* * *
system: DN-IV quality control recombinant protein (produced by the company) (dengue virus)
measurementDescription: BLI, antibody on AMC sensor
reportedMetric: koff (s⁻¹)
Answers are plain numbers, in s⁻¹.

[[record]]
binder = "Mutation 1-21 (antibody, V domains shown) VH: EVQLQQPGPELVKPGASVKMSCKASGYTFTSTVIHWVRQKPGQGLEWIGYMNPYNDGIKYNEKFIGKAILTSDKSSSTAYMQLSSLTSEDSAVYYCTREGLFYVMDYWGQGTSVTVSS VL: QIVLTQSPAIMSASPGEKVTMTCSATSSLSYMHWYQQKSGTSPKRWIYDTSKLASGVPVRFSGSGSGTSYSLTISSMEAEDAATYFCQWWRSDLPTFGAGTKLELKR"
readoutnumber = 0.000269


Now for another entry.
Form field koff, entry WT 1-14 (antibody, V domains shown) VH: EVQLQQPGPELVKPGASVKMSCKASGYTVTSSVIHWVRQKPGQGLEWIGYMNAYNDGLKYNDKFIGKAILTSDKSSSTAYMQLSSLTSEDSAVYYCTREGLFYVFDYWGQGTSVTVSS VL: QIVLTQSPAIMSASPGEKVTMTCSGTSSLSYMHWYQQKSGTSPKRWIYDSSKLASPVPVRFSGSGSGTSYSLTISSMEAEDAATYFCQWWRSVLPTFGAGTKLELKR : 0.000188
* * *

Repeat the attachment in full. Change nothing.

system: DN-IV quality control recombinant protein (produced by the company) (dengue virus)
measurementDescription: BLI, antibody on AMC sensor
reportedMetric: koff (s⁻¹)
Answers are plain numbers, in s⁻¹.

[[record]]
binder = "Mutation 1-21 (antibody, V domains shown) VH: EVQLQQPGPELVKPGASVKMSCKASGYTFTSTVIHWVRQKPGQGLEWIGYMNPYNDGIKYNEKFIGKAILTSDKSSSTAYMQLSSLTSEDSAVYYCTREGLFYVMDYWGQGTSVTVSS VL: QIVLTQSPAIMSASPGEKVTMTCSATSSLSYMHWYQQKSGTSPKRWIYDTSKLASGVPVRFSGSGSGTSYSLTISSMEAEDAATYFCQWWRSDLPTFGAGTKLELKR"
readoutnumber = 0.000269


Now for another entry.
Form field koff, entry WT 1-14 (antibody, V domains shown) VH: EVQLQQPGPELVKPGASVKMSCKASGYTVTSSVIHWVRQKPGQGLEWIGYMNAYNDGLKYNDKFIGKAILTSDKSSSTAYMQLSSLTSEDSAVYYCTREGLFYVFDYWGQGTSVTVSS VL: QIVLTQSPAIMSASPGEKVTMTCSGTSSLSYMHWYQQKSGTSPKRWIYDSSKLASPVPVRFSGSGSGTSYSLTISSMEAEDAATYFCQWWRSVLPTFGAGTKLELKR : 0.000188